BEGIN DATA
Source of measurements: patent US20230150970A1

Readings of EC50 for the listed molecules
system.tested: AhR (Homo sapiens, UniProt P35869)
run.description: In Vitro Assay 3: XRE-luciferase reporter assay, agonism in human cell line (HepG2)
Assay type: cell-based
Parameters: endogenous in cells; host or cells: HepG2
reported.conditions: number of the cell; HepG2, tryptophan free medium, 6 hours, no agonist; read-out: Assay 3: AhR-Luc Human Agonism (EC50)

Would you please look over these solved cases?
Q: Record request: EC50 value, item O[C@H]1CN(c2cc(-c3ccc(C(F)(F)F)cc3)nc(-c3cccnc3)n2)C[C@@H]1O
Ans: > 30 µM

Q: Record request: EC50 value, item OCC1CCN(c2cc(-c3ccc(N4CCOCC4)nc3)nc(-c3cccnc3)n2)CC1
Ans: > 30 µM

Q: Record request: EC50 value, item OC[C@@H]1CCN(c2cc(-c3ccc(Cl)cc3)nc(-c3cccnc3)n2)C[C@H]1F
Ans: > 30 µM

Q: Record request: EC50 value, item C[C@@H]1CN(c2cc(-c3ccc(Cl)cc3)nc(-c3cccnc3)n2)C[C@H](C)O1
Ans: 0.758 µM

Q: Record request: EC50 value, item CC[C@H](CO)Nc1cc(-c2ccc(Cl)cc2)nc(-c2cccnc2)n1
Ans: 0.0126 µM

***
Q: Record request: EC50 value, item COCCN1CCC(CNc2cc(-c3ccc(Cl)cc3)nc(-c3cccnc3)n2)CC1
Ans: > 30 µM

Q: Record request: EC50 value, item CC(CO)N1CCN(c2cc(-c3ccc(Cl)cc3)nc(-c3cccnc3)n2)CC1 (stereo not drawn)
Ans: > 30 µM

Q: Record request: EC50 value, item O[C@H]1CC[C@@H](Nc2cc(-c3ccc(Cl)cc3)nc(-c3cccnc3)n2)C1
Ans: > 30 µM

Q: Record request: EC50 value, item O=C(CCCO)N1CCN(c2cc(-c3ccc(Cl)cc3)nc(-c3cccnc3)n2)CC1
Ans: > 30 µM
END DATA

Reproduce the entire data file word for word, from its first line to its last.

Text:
Source of measurements: patent US20230150970A1

Readings of EC50 for the listed molecules
system.tested: AhR (Homo sapiens, UniProt P35869)
run.description: In Vitro Assay 3: XRE-luciferase reporter assay, agonism in human cell line (HepG2)
Assay type: cell-based
Parameters: endogenous in cells; host or cells: HepG2
reported.conditions: number of the cell; HepG2, tryptophan free medium, 6 hours, no agonist; read-out: Assay 3: AhR-Luc Human Agonism (EC50)

Would you please look over these solved cases?
Q: Record request: EC50 value, item O[C@H]1CN(c2cc(-c3ccc(C(F)(F)F)cc3)nc(-c3cccnc3)n2)C[C@@H]1O
Ans: > 30 µM

Q: Record request: EC50 value, item OCC1CCN(c2cc(-c3ccc(N4CCOCC4)nc3)nc(-c3cccnc3)n2)CC1
Ans: > 30 µM

Q: Record request: EC50 value, item OC[C@@H]1CCN(c2cc(-c3ccc(Cl)cc3)nc(-c3cccnc3)n2)C[C@H]1F
Ans: > 30 µM

Q: Record request: EC50 value, item C[C@@H]1CN(c2cc(-c3ccc(Cl)cc3)nc(-c3cccnc3)n2)C[C@H](C)O1
Ans: 0.758 µM

Q: Record request: EC50 value, item CC[C@H](CO)Nc1cc(-c2ccc(Cl)cc2)nc(-c2cccnc2)n1
Ans: 0.0126 µM

***
Q: Record request: EC50 value, item COCCN1CCC(CNc2cc(-c3ccc(Cl)cc3)nc(-c3cccnc3)n2)CC1
Ans: > 30 µM

Q: Record request: EC50 value, item CC(CO)N1CCN(c2cc(-c3ccc(Cl)cc3)nc(-c3cccnc3)n2)CC1 (stereo not drawn)
Ans: > 30 µM

Q: Record request: EC50 value, item O[C@H]1CC[C@@H](Nc2cc(-c3ccc(Cl)cc3)nc(-c3cccnc3)n2)C1
Ans: > 30 µM

Q: Record request: EC50 value, item O=C(CCCO)N1CCN(c2cc(-c3ccc(Cl)cc3)nc(-c3cccnc3)n2)CC1
Ans: > 30 µM